Forty-five subjects completed the study. During the induction period, eleven subjects demonstrated intense irritation consisting of erythema and induration. These responses were considered indicative of an allergic reaction. Due to the severity of reaction during the induction period, these eleven subjects were not tested during the portion of the induction phase which followed their response. Following the single 24 hour challenge application, six subjects demonstrated slight to moderate erythema. Twenty-four hours after removal of the test material, mild to intense inflammatory changes were observed in 15 individuals. At 48 hours after removal, responses were still noted in 13 subjects. These responses were considered characteristic for allergic contact dermatitis.

In conclusion, the test substance, tested as a 60 % preparation in petrolatum, produced sensitization in 13/54 subjects who completed the study. No evidence of primary irritation was observed.This chemical was considered to be a strong skin sensitizer.

Interpretation of results:
Category 1A (indication of significant skin sensitising potential) based on GHS criteria
Conclusions:
The test substance, tested as a 60 % preparation in petrolatum, produced sensitization in 13/54 subjects who completed the study. No evidence of primary irritation was observed.This chemical was considered to be a strong skin sensitizer.
Executive summary:

Forty-five subjects completed the study. During the induction period, eleven subjects demonstrated intense irritation consisting of erythema and induration. These responses were considered indicative of an allergic reaction. Due to the severity of reaction during the induction period, these eleven subjects were not tested during the portion of the induction phase which followed their response. Following the single 24 hour challenge application, six subjects demonstrated slight to moderate erythema. Twenty-four hours after removal of the test material, mild to intense inflammatory changes were observed in 15 individuals. At 48 hours after removal, responses were still noted in 13 subjects. These responses were considered characteristic for allergic contact dermatitis.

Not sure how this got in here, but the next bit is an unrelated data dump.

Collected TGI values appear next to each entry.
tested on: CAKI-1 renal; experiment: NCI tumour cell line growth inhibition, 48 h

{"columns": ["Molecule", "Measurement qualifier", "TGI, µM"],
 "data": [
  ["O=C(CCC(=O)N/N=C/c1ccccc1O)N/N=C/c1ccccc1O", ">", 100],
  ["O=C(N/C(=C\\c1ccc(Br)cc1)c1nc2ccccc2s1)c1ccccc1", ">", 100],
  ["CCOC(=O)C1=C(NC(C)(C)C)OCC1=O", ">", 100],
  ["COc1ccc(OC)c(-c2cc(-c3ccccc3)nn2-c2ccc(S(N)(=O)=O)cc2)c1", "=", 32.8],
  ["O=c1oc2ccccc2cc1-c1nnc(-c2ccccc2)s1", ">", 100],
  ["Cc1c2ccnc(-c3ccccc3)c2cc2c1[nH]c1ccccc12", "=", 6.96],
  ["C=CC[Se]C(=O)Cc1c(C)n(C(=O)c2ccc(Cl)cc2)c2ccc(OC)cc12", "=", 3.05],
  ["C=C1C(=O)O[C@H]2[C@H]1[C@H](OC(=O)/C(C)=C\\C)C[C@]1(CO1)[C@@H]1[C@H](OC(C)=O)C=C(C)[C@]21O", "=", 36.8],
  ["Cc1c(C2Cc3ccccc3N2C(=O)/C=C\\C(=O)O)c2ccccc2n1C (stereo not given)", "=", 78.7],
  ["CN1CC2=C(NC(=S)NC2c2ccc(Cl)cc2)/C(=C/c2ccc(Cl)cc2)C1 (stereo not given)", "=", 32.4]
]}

In conclusion, the test substance, tested as a 60 % preparation in petrolatum, produced sensitization in 13/54 subjects who completed the study. No evidence of primary irritation was observed.This chemical was considered to be a strong skin sensitizer.

Endpoint:
skin sensitisation: in vivo (non-LLNA)
Type of information:
experimental study
Adequacy of study:
supporting study
Reliability:
1 (reliable without restriction)
Rationale for reliability incl. deficiencies:
guideline study
Qualifier:
according to
Guideline:
OECD Guideline 406 (Skin Sensitisation)
Principles of method if other than guideline:
The test material (lot NA 08 -100) was applied at a concentration of 25 % in ethanol to the shaved skin of 10 male and ten female guinea pigs. Test material was administered for one six-hour insult period in each of three consecutive weeks. Each site was examined for irritation at 24 and 48 hours after treatment. Fourteen days after the last induction exposure, the animals were treated with a challenge application applied 6 hours to a new site. Twenty-four hours after the challenge, all animals were treated with depilatory at the test site for 30 minutes. At approximately 2 hours after washing, the response of the test site was graded. The grading was repeated 48 hours after the challenge. A severity index was calculated based on the scores reported following the challenge application.
GLP compliance:
yes
Type of study:
Buehler test